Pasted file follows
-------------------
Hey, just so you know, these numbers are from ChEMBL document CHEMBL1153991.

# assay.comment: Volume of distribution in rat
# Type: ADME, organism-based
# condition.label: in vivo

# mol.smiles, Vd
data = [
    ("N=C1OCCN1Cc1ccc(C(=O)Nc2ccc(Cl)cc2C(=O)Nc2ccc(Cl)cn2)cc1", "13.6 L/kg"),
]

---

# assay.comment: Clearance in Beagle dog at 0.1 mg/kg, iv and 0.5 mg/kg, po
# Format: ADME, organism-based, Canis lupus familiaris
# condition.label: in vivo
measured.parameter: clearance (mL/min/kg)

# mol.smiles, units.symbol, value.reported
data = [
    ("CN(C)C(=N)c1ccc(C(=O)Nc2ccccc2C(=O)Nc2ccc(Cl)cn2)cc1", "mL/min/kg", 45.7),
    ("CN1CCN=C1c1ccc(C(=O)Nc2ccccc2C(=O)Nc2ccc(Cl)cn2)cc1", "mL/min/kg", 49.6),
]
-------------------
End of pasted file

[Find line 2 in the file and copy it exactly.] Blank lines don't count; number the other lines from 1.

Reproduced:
# assay.comment: Volume of distribution in rat